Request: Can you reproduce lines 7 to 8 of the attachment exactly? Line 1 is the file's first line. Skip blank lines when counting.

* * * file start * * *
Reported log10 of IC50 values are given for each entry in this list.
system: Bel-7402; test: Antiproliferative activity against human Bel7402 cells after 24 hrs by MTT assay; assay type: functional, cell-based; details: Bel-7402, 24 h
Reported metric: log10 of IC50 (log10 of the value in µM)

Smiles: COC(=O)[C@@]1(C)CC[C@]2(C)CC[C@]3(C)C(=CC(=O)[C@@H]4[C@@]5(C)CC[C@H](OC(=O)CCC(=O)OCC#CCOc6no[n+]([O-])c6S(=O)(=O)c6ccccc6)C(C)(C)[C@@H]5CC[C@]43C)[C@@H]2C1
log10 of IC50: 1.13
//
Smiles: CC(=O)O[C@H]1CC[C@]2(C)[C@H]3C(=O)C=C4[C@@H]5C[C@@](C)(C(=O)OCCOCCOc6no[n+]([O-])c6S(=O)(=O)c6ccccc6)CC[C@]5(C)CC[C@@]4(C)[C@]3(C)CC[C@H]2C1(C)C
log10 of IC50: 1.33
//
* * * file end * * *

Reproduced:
Smiles: CC(=O)O[C@H]1CC[C@]2(C)[C@H]3C(=O)C=C4[C@@H]5C[C@@](C)(C(=O)OCCOCCOc6no[n+]([O-])c6S(=O)(=O)c6ccccc6)CC[C@]5(C)CC[C@@]4(C)[C@]3(C)CC[C@H]2C1(C)C
log10 of IC50: 1.33